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Director: Wes Anderson Starring: Bill Murray, Owen Wilson, Tilda Swinton, Benicio Del Toro, Léa Seydoux, Adrien Brody, Frances McDormand, Timothée Chalamet, Lyna Khoudri, Jeffrey Wright, Stephen Park… Running Time: 103 minutes


Wes Anderson, 52 years old, American filmmaker, accused auteur, verified eclectic, has a long-standing and well-founded reputation for cinematic confection, and audience Marmite.

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Director: Denis Villeneuve Starring: Timothee Chalamet, Rebecca Ferguson, Oscar Isaac, Zendaya, Jason Momoa, Josh Brolin, Stellan Skarsgaard, Dave Bautista, Javier Bardem, Sharon Duncan-Brewster Running Time: 156 minutes

 


 

Frank Herbert’s Dune is today considered one of the sci-fi forefathers, a richly told epic with much on its mind and an influence on everyone, from George Lucas to Hayao Miyazaki. Adapting the story itself on screen has proven…challenging, for many reasons, the material dense on its own merits and a challenge to capture the eye of audiences without everything that drew from it already obscuring the view.

 

 

Where Jodorowsky failed and David Lynch befuddled, now Denis Villeneuve steps in with a new effort to make Dune a success. His weapon of choice is the modern blockbuster model, a brutalist exercise in asserting box-office through sheer force of will. Every tool in the arsenal – the all-star cast, the source material devotion, the enormous runtime, the spoiler seclusion and sequel hooks – they’re all out there to get Dune over and get the Part Two in future that this film’s opening title implies, fans, stans and studios. The drive is considerable, and tautological: Dune here is a big name franchise because it looks like, moves like and is certainly budgeted like a big name franchise.

 

 

Has it got ambition? Unquestionably. Scale? Massively. Heart? Well. Um.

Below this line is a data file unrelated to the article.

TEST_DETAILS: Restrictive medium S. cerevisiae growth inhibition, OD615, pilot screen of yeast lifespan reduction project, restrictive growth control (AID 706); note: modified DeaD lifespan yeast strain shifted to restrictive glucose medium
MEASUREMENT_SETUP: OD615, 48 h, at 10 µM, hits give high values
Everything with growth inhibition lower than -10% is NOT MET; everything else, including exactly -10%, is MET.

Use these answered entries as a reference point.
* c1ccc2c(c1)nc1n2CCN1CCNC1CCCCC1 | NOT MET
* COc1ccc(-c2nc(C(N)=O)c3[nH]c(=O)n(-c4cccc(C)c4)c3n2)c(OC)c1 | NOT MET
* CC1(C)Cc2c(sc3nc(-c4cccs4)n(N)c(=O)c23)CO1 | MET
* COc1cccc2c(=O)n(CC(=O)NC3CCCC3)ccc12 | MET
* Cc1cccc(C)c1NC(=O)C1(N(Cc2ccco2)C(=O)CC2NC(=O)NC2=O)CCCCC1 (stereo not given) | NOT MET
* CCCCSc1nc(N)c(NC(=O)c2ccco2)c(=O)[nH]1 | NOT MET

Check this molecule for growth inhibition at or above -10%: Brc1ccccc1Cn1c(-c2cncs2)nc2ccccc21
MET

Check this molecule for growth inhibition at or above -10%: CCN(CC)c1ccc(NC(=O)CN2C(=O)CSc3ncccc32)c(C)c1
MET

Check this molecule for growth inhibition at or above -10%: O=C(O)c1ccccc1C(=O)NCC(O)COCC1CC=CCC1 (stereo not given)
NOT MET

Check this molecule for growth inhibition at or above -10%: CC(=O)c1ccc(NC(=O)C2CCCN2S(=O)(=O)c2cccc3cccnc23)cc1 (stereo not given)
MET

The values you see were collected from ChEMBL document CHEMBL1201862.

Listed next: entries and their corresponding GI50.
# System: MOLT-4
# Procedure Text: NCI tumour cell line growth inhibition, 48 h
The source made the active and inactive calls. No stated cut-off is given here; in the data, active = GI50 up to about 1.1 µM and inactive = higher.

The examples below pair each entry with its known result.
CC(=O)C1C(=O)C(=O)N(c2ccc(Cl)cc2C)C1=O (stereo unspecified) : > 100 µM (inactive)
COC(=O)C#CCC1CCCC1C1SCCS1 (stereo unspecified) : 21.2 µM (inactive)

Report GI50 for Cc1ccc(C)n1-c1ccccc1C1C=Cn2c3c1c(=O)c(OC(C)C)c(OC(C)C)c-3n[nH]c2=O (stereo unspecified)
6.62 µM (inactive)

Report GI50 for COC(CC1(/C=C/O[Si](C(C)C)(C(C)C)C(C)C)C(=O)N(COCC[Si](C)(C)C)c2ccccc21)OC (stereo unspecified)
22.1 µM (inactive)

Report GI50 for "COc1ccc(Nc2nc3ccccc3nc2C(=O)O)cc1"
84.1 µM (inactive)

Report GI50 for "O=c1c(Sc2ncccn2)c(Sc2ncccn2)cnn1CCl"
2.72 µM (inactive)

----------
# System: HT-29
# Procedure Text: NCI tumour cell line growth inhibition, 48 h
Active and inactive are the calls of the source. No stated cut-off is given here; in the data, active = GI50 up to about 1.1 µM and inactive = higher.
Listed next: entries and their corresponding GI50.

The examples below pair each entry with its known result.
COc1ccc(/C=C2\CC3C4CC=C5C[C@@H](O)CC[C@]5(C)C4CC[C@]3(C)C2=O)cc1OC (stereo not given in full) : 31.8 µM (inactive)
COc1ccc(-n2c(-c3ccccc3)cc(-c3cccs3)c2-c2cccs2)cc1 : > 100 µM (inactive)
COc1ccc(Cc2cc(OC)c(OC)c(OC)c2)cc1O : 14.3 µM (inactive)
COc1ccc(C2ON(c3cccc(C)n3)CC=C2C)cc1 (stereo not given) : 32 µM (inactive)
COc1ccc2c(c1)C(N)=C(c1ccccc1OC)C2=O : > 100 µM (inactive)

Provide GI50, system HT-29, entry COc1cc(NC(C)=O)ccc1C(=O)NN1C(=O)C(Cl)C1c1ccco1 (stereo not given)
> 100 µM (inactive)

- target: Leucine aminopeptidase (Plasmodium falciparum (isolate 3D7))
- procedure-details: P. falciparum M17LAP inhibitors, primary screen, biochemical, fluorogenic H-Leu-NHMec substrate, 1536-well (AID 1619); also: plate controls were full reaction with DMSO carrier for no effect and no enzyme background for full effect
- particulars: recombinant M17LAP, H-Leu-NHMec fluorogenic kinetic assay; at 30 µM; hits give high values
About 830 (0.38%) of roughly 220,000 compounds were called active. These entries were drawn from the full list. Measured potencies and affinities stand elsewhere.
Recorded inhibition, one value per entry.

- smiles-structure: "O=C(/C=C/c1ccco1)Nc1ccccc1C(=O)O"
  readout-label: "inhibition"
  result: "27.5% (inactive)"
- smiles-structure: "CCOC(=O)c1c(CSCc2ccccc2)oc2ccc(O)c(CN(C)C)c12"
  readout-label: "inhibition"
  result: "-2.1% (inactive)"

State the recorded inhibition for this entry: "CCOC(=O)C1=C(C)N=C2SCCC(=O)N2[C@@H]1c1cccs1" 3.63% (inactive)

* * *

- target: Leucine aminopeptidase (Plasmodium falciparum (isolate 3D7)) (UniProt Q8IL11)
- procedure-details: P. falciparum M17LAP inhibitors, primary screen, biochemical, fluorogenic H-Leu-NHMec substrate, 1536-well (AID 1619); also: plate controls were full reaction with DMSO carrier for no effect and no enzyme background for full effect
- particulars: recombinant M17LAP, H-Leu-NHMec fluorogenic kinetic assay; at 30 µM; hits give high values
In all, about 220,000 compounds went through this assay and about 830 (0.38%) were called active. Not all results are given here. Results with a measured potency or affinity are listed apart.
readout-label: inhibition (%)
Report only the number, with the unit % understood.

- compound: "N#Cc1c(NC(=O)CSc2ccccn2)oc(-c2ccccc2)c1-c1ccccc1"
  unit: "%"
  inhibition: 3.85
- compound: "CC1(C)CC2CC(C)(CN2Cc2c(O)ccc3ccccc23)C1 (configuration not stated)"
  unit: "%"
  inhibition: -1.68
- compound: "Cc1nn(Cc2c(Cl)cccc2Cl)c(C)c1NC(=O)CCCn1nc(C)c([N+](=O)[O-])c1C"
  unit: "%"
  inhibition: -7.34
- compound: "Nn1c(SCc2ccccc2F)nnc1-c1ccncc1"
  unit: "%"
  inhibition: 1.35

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Director: Greta Gerwig Starring: Saoirse Ronan, Florence Pugh, Emma Watson, Eliza Scanlen, Timothée Chalamet, Laura Dern, Meryl Streep Running Time: 135 minutes

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Not having yet read Louisa May Alcott’s Little Women or seen any of the previous film versions means that it’s difficult in many ways to discuss the latest version by Greta Gerwig’s success as an adaptation. Will those who have read the coming of age story of the March sisters cover to cover dozens of times take issue with characterisations that I wouldn’t spot, or balk at Gerwig’s remixing of the story? Possibly, but even without familiarity it is possible to describe how the film feels and to add by way of ringing endorsement that Gerwig’s take on a book around 150 years old is so fresh and vibrant as to shoot it up to the top of the aul’ “must read list”. It feels like someone who loves a story very deeply gush over all the little details of it to you, feeling for the characters like they’re old friends and filling you in with every bit of their lives, a warm and welcoming time in the cinema.

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Multi award winning actress and Ireland’s own Saoirse Ronan will be presenting her most recent acclaimed film at a special screening in Cineworld this May, in association with the Cinemagic Film Festival. A patron of Cinemagic, Lady Bird herself will be taking part in a Q&A session before showing the film. Just don’t ask what if this is the best version of herself.

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